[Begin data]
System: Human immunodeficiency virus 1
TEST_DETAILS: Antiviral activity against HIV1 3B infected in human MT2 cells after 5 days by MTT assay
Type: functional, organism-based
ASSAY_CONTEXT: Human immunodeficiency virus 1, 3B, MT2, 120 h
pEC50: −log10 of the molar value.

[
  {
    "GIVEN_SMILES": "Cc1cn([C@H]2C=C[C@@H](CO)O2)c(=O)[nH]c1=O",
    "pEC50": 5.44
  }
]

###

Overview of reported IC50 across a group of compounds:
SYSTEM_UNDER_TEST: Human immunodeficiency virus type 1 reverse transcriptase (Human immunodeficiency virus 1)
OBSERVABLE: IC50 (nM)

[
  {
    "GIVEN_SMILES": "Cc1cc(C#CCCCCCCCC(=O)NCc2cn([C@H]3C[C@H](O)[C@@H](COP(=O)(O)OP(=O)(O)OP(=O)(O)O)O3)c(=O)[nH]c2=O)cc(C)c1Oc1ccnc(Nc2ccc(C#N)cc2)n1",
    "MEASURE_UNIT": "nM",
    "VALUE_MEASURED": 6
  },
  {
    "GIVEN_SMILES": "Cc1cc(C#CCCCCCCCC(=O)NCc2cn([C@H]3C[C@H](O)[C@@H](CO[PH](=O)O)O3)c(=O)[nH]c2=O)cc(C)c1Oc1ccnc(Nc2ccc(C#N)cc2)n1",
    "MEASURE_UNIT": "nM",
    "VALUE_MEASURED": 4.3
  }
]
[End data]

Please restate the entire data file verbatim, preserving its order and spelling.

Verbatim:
System: Human immunodeficiency virus 1
TEST_DETAILS: Antiviral activity against HIV1 3B infected in human MT2 cells after 5 days by MTT assay
Type: functional, organism-based
ASSAY_CONTEXT: Human immunodeficiency virus 1, 3B, MT2, 120 h
pEC50: −log10 of the molar value.

[
  {
    "GIVEN_SMILES": "Cc1cn([C@H]2C=C[C@@H](CO)O2)c(=O)[nH]c1=O",
    "pEC50": 5.44
  }
]

###

Overview of reported IC50 across a group of compounds:
SYSTEM_UNDER_TEST: Human immunodeficiency virus type 1 reverse transcriptase (Human immunodeficiency virus 1)
OBSERVABLE: IC50 (nM)

[
  {
    "GIVEN_SMILES": "Cc1cc(C#CCCCCCCCC(=O)NCc2cn([C@H]3C[C@H](O)[C@@H](COP(=O)(O)OP(=O)(O)OP(=O)(O)O)O3)c(=O)[nH]c2=O)cc(C)c1Oc1ccnc(Nc2ccc(C#N)cc2)n1",
    "MEASURE_UNIT": "nM",
    "VALUE_MEASURED": 6
  },
  {
    "GIVEN_SMILES": "Cc1cc(C#CCCCCCCCC(=O)NCc2cn([C@H]3C[C@H](O)[C@@H](CO[PH](=O)O)O3)c(=O)[nH]c2=O)cc(C)c1Oc1ccnc(Nc2ccc(C#N)cc2)n1",
    "MEASURE_UNIT": "nM",
    "VALUE_MEASURED": 4.3
  }
]